Returning int instead of bool can actually make things _less_ efficient
smjg_1998 at yahoo.com
Fri Dec 8 04:32:01 PST 2006
Karen Lanrap wrote:
> Stewart Gordon wrote:
>> For example, of these, which is more efficient?
> This cannot be answered in general, because at least the features of
> the CPU and the code context play a major role.
Exactly. That's why I said next:
>> If the compiler knows that b and c are boolean, it could optimise
>> one form to the other, whichever is quicker on the processor for
>> which the code is being compiled.
But when you mention "code context", do you mean that these expressions
could be parts of larger expressions and this could affect what
generated code is best? Obviously optimisation would take this into
> In fact Walters main argument for not having bool was an adaption to
> the _current_ behaviour of CPU producers whereas your argument seems
> right that a more precise abstraction may gain efficiency benefits.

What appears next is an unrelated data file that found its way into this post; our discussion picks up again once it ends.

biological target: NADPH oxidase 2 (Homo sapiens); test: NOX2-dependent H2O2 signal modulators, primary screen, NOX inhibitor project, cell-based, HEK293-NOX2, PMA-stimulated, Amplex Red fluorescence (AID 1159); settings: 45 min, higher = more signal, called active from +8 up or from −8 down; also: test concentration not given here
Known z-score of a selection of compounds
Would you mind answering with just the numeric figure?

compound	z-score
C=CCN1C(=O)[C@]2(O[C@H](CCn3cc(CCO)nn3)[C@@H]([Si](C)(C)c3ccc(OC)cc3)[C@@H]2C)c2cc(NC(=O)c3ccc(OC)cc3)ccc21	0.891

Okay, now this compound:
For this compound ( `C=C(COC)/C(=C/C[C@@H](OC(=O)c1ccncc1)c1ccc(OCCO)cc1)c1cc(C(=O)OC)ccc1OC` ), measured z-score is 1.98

But D does have bool now. And it would be silly if we didn't use it.
> To actually have this benefits I do not see any other way than to
> implicitely follow the success of bytecode/VM implementations by
> deferring such decisions to the time of installation.
But the D compiler generates native code. I'm not sure how we can make
any meaningful changes to this native code at anything other than
> Such deferring may also provide benefits on a larger scale: for
> example when a CPU outperforms its competitors for a specific task, a
> set of implementations of algorithms may also outperform another such
> set, especially if CPU can flag their capabilities.
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